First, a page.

When it comes to Adobe stuff you are one of the most knowledgable cats there is out there! Please note, US laws and regulations apply, in the US. In the US for example, certain products and 'norms' are legal but if you put them in your pocket get on a plane and travel OS (that's overseas for you americans who have never left your country - to serve it) you can quickly find yourself in a lot of trouble if you're not up to speed on the laws of the country you're entering. Fortunately here in here AUS we have our own system and we provide US laws and regualtions the same respect as say Israeli or Iranian laws and regulations. When entering a 'foreign' country you're required play by their laws and regulations, the laws of 'foreign' countries aint given the same respect as our own. Now here in AUS our laws quite clearly define 'foreign' product requirements. Regardless the 'foreign' blah blah, here in AUS if you make a product trial or sample 'available', that trial or sample is required to perform at the same level as the product available at purchase. If you feel required to push the point we can continue this post and incorporate AUS departments. I'm currently working in CS3, and intend to upgrade in another 7 months, I would be horrified if I couldn't purchase CS product available in 7 months if our government made the sale 'difficult' because the 'foreign' maunfacturer was found to not comply with AUS standards.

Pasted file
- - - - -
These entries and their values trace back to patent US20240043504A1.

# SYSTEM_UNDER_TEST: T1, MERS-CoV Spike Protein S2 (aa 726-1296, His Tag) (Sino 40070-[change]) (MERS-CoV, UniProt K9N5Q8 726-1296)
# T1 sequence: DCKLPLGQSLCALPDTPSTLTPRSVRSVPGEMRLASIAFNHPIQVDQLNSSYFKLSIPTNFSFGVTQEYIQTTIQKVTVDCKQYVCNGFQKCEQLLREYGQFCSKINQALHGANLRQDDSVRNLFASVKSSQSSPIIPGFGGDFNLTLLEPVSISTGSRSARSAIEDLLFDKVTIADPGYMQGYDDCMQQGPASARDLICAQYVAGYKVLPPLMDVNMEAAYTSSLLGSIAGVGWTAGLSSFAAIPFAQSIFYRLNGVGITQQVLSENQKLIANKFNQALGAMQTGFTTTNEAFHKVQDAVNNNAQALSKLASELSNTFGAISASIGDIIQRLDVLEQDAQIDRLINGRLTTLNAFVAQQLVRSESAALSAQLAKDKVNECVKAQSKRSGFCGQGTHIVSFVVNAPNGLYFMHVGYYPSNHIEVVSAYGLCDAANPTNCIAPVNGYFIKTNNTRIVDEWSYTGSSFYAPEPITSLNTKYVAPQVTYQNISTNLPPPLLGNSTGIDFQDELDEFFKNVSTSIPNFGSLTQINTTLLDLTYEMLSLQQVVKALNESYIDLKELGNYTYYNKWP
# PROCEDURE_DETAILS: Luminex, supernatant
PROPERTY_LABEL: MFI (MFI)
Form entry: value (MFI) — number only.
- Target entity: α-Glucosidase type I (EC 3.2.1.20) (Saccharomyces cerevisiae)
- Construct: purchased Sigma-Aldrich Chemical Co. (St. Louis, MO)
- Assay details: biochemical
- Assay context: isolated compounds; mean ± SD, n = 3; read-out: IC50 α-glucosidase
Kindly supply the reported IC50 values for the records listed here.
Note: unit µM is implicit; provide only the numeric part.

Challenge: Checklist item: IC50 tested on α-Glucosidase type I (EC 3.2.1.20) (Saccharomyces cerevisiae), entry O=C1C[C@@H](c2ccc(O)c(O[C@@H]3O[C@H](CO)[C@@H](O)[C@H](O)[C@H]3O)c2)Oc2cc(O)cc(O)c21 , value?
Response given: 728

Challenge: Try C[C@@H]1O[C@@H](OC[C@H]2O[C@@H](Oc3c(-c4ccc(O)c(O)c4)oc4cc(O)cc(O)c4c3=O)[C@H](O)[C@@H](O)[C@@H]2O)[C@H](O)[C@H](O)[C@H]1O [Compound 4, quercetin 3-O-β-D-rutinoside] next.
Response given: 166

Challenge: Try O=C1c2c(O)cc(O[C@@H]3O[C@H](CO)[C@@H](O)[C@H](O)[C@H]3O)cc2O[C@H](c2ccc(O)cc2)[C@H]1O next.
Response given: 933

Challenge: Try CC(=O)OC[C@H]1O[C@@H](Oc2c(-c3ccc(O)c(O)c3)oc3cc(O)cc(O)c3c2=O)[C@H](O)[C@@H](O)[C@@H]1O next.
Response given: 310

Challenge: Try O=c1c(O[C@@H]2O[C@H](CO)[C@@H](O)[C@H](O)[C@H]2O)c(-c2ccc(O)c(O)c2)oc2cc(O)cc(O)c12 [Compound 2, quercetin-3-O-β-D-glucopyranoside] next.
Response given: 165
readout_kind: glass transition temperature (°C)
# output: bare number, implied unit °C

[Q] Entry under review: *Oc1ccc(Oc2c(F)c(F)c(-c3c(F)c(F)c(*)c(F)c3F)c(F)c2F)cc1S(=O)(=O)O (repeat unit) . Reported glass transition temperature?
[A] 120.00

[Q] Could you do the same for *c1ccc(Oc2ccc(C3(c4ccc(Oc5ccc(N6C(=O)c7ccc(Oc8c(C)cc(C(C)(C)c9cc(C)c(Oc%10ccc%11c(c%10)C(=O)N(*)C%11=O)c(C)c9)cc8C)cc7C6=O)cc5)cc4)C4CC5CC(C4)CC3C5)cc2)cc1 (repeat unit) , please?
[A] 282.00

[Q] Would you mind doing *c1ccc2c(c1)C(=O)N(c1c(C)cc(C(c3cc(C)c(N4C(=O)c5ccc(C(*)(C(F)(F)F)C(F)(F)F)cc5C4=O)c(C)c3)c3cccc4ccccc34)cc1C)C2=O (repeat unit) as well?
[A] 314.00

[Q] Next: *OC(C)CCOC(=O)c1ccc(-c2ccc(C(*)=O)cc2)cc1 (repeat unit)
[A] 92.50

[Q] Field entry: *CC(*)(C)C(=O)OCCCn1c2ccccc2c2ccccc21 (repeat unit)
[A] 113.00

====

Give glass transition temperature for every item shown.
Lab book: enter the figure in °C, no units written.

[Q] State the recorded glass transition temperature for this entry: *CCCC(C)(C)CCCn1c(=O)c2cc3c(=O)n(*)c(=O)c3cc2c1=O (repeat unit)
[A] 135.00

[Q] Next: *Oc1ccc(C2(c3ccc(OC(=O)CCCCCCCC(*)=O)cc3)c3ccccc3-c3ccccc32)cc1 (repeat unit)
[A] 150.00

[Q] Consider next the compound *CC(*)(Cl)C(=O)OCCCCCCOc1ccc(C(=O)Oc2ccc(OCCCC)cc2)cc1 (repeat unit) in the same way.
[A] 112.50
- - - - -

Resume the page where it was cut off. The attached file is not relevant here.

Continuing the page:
Here's the point Harm, we both love Adobe's products, we're just from different countries and for all we know the OP could be trying to connect his min laptop to a HD via a peice a string. Nothing broken, nothing torn.
Out of curiosity, can you provide a URL on the Australian laws, pertaining to "trial" software?
The reason that I ask, is that if all trials must be 100% identical to the full-paid version, I cannot believe that there would be any trials in OZ.
There are basically three types of trial:
1.) limited versions (think PrPro here w/ the MPEG limitation)
2.) watermarked (obviously different than the full-paid version)
3.) time-limited where it ceases to work past a certain point in time (obviously different than the full-paid version, though much closer in other respects)
That means, that if I read you correctly, none would be legal in OZ, as all differ from the full-paid version in some way. The only way that a company could offer a trial would be to just give away the full-paid version for free. That would certainly impact on sales in OZ.
I have to be missing something here, so am asking for assistance.
Yes, there is no Australian version. The downloads comply with US laws and regualtions. For details on your rights as a consumer and product requirements in AUS I'd direct you to the following sites, please contact them directly -
The Australian Competition & Consumer Comission
The Office of Fair Trading
the State Ombudsman
I'm sure the advisors there will clarify any concerns you may have.
Fighting Sticks, im from New Zealand and Harm answered my question perfectly. Not to sure why your going off on a tangent